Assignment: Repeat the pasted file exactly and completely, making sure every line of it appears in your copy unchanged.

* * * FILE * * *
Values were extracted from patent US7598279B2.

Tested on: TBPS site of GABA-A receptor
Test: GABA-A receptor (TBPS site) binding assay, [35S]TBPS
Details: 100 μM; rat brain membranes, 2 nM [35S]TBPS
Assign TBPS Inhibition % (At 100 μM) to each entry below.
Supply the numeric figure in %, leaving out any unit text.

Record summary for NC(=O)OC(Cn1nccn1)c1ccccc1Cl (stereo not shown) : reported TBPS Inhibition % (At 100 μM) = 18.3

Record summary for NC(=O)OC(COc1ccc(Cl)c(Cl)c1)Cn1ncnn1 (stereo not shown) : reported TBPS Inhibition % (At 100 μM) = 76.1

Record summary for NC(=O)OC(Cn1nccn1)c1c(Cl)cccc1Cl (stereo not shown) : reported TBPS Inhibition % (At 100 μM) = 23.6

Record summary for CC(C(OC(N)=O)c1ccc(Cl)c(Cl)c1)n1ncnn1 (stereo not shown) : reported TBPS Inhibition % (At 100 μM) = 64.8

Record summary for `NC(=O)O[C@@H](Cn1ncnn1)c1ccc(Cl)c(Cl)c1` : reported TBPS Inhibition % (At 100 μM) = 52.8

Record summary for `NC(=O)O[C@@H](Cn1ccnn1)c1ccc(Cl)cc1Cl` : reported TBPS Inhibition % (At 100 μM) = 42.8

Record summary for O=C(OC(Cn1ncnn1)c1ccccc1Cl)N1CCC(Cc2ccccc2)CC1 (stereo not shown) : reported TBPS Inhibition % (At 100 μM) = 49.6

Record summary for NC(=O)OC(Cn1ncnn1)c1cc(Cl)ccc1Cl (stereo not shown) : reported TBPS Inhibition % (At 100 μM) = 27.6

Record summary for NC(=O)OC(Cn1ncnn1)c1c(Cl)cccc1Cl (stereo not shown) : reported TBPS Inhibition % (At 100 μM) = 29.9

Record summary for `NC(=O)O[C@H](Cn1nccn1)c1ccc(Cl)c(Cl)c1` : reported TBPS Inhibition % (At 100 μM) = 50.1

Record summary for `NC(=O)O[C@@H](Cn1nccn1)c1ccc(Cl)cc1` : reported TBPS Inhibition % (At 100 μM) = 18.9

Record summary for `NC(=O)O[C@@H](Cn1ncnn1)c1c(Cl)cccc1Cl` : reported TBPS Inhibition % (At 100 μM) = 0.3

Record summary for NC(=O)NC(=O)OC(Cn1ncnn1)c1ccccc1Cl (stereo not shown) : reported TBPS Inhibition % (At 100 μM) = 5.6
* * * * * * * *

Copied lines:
Values were extracted from patent US7598279B2.

Tested on: TBPS site of GABA-A receptor
Test: GABA-A receptor (TBPS site) binding assay, [35S]TBPS
Details: 100 μM; rat brain membranes, 2 nM [35S]TBPS
Assign TBPS Inhibition % (At 100 μM) to each entry below.
Supply the numeric figure in %, leaving out any unit text.

Record summary for NC(=O)OC(Cn1nccn1)c1ccccc1Cl (stereo not shown) : reported TBPS Inhibition % (At 100 μM) = 18.3

Record summary for NC(=O)OC(COc1ccc(Cl)c(Cl)c1)Cn1ncnn1 (stereo not shown) : reported TBPS Inhibition % (At 100 μM) = 76.1

Record summary for NC(=O)OC(Cn1nccn1)c1c(Cl)cccc1Cl (stereo not shown) : reported TBPS Inhibition % (At 100 μM) = 23.6

Record summary for CC(C(OC(N)=O)c1ccc(Cl)c(Cl)c1)n1ncnn1 (stereo not shown) : reported TBPS Inhibition % (At 100 μM) = 64.8

Record summary for `NC(=O)O[C@@H](Cn1ncnn1)c1ccc(Cl)c(Cl)c1` : reported TBPS Inhibition % (At 100 μM) = 52.8

Record summary for `NC(=O)O[C@@H](Cn1ccnn1)c1ccc(Cl)cc1Cl` : reported TBPS Inhibition % (At 100 μM) = 42.8

Record summary for O=C(OC(Cn1ncnn1)c1ccccc1Cl)N1CCC(Cc2ccccc2)CC1 (stereo not shown) : reported TBPS Inhibition % (At 100 μM) = 49.6

Record summary for NC(=O)OC(Cn1ncnn1)c1cc(Cl)ccc1Cl (stereo not shown) : reported TBPS Inhibition % (At 100 μM) = 27.6

Record summary for NC(=O)OC(Cn1ncnn1)c1c(Cl)cccc1Cl (stereo not shown) : reported TBPS Inhibition % (At 100 μM) = 29.9

Record summary for `NC(=O)O[C@H](Cn1nccn1)c1ccc(Cl)c(Cl)c1` : reported TBPS Inhibition % (At 100 μM) = 50.1

Record summary for `NC(=O)O[C@@H](Cn1nccn1)c1ccc(Cl)cc1` : reported TBPS Inhibition % (At 100 μM) = 18.9

Record summary for `NC(=O)O[C@@H](Cn1ncnn1)c1c(Cl)cccc1Cl` : reported TBPS Inhibition % (At 100 μM) = 0.3

Record summary for NC(=O)NC(=O)OC(Cn1ncnn1)c1ccccc1Cl (stereo not shown) : reported TBPS Inhibition % (At 100 μM) = 5.6